By Sean Piccoli
The federal government faces high hurdles in convincing the Supreme Court that Obamacare's contraception coverage mandate must apply even to companies that object to it on religious grounds, a health policy analyst told Newsmax TV on Thursday.
With a ruling due soon in Sebelius v. Hobby Lobby Stores, Hadley Heath Manning, director of health policy at the Independent Women's Forum, told "MidPoint" host Ed Berliner that for a number of reasons, "That's going to be a very difficult case for the government to make."
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To win, said Manning, the Department of Health and Human Services (HHS) will have to pass a series of judicial tests under the First Amendment and the 1993 Religious Freedom Restoration Act (RFRA). The government will also have to explain away some of thecontraception-mandate exemptions that both HHS and federal courts have previously allowed on religious grounds.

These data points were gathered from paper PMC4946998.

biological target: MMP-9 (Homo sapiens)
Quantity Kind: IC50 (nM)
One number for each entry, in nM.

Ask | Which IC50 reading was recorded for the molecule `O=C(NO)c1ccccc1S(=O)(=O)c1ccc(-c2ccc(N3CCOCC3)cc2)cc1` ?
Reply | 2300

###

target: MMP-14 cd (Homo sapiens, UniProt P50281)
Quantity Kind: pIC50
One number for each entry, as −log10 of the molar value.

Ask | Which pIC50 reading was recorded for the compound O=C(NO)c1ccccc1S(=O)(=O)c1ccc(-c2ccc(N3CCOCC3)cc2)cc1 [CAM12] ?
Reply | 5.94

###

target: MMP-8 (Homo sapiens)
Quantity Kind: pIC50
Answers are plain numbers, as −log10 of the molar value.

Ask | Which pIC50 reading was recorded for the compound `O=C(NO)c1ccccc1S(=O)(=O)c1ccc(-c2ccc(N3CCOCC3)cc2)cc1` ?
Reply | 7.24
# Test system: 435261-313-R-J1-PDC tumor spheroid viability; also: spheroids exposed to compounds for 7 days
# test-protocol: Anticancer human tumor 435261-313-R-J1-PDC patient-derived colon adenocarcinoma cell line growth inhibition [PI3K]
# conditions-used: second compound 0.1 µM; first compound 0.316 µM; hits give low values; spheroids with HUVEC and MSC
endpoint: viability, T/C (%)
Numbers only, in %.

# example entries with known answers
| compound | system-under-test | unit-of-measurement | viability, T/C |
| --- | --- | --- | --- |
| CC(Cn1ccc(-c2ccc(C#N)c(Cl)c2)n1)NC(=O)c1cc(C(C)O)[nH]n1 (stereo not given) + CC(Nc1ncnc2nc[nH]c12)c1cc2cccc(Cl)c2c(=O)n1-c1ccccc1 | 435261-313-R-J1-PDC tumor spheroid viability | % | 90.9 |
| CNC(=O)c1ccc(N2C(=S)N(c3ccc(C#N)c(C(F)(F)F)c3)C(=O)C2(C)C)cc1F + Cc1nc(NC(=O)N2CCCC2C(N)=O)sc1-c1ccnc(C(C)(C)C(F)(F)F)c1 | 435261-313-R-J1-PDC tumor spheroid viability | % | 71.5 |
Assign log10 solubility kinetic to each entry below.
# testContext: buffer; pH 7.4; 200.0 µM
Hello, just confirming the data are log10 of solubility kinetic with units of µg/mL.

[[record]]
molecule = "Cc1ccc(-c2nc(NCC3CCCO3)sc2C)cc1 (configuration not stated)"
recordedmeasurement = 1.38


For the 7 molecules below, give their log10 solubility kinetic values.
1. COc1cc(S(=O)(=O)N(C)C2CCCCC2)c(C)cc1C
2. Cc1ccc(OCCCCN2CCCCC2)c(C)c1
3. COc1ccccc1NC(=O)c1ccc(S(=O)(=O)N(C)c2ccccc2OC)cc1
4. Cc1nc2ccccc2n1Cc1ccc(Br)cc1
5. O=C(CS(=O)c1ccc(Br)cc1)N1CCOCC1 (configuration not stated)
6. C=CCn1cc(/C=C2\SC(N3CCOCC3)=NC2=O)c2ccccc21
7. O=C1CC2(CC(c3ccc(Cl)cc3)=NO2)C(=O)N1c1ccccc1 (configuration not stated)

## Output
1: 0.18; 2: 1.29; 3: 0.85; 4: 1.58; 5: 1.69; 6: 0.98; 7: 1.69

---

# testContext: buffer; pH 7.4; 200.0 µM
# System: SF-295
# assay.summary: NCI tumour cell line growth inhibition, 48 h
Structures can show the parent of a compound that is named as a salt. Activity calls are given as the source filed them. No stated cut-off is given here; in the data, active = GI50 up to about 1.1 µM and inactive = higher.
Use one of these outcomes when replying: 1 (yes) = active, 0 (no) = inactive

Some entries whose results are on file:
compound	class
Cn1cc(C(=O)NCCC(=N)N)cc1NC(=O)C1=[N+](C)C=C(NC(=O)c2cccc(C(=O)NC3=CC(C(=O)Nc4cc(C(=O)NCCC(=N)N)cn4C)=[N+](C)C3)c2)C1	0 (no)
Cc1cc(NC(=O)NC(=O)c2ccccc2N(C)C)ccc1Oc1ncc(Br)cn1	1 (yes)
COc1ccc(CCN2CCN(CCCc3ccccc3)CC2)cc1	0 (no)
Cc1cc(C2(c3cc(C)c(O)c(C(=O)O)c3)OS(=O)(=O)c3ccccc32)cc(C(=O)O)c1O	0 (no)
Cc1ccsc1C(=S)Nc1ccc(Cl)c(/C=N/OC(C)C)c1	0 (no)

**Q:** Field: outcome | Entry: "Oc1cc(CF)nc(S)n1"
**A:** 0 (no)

The First Amendment test will be "a question of how does it apply to businesses," and whether groups of people in a for-profit enterprise enjoy the same protections for religious conscience as individuals, said Manning.
Then comes RFRA.
"The court will have to weigh how far the government can go [under RFRA] in seeking a compelling public interest. … And they have to ask, secondly, whether or not this is the least restrictive means to reaching that goal," said Manning.
Satisfying both criteria will be a tall order for the government, said Manning.